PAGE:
Or will a lack of leadership condemn America to retreat to second place. To watch as other nations reach for the stars and reap the rewards of jobs, investments, inventions, high tech leadership, national pride and so much more. Those truly are the stakes.
The 2012 presidential candidates have not yet developed their positions on space. Some have stated America must continue to lead in space but have not provided any details.
Statements by campaigns will be posted on this page; sign up at the "Sign Up For Updates" box on the right to stay informed --->
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Here's where you can make the difference. Contact the campaigns. If you get the opportunity to meet any candidates or their staff, ask them to support a bold space program. Send them emails, sign up for campaign events where you may meet them or their staff. Pass the word to your friends to do the same, and post this everywhere! Post replies you get from candidates and your elected representatives on this page and our Facebook page.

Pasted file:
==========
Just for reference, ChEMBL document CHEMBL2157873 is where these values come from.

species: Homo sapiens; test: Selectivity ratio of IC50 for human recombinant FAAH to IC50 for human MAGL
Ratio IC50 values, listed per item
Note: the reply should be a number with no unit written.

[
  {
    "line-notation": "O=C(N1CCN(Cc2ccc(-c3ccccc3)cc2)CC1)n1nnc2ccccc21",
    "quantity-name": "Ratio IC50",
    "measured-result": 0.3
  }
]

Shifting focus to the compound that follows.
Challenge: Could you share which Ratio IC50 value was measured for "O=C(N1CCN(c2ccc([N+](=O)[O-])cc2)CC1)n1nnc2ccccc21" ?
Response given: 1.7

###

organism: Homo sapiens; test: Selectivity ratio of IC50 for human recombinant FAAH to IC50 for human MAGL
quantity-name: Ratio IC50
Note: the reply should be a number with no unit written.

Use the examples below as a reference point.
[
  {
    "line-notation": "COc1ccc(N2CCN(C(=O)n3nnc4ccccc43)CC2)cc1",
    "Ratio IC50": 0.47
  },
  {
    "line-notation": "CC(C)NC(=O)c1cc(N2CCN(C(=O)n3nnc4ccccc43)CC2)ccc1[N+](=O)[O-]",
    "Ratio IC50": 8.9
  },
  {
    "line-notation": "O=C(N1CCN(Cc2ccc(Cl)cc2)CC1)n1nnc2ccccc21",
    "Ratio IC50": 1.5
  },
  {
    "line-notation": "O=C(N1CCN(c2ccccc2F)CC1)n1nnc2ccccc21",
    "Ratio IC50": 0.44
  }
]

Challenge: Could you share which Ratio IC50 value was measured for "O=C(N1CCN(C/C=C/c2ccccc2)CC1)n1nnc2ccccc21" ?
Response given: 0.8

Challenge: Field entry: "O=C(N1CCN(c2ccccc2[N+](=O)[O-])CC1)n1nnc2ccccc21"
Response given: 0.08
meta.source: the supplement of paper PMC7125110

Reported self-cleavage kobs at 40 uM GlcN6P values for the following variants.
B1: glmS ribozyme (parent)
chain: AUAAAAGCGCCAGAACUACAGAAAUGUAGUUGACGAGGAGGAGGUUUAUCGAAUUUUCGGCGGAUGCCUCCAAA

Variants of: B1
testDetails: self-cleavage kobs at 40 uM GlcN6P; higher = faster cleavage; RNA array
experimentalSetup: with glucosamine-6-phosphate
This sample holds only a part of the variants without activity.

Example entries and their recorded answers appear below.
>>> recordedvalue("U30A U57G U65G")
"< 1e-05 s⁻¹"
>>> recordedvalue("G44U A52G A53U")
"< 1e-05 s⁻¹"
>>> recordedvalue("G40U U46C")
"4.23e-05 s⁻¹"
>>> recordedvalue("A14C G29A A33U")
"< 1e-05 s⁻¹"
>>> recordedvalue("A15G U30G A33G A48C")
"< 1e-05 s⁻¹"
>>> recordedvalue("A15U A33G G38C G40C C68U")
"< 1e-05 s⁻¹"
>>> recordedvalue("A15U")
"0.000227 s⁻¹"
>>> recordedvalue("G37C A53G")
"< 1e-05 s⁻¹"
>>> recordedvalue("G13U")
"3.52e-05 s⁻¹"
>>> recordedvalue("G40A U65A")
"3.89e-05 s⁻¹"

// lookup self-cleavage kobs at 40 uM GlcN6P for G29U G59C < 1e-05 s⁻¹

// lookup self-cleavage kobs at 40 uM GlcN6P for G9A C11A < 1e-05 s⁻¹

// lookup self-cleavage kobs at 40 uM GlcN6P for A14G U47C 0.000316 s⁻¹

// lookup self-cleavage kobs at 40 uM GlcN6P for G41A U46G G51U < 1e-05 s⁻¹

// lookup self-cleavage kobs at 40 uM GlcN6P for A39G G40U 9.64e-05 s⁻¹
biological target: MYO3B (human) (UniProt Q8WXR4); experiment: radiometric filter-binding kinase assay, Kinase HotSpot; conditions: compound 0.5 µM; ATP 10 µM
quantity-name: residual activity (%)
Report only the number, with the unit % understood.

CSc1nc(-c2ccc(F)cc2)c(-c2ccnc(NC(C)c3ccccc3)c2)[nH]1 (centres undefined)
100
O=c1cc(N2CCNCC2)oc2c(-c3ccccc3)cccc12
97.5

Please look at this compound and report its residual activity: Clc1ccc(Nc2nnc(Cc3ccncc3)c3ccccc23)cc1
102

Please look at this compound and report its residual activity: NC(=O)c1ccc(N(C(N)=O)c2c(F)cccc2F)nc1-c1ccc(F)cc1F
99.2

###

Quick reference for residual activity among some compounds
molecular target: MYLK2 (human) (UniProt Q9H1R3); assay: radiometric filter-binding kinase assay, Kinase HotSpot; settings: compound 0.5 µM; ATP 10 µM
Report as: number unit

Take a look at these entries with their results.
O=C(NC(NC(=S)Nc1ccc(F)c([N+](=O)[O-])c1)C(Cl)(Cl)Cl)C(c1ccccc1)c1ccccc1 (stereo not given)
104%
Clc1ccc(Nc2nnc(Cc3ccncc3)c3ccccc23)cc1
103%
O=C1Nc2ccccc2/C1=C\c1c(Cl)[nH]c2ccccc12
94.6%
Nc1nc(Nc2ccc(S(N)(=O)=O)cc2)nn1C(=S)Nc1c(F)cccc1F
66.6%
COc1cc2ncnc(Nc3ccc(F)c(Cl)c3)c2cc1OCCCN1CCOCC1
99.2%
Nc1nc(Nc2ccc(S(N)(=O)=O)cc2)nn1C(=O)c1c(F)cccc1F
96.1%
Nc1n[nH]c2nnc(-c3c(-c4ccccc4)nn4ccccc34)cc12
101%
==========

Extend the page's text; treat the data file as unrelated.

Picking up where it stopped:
- Rep. Michele Bachmann www.michelebachmann.com http://bachmann.house.gov/
- Speaker Newt Gingrich www.newt.org
- Gov. Jon Huntsman www.jon2012.com
- Rep. Ron Paul www.ronpaul2012.com http://paul.house.gov/
- President Barack Obama www.barackobama.com www.whitehouse.gov
- Gov. Rick Perry www.rickperry.org www.governor.state.tx.us
- Gov. Mitt Romney www.mittromney.com
- Sen. Rick Santorum www.ricksantorum.com
A complete list of candidates is here: wikipedia.org.../United_States_presidential_election_2012
Contact your Senators and Representative, as well as all candidates.
The space program is very popular with the public. Some recent polls which you can link to and use to inform candidates: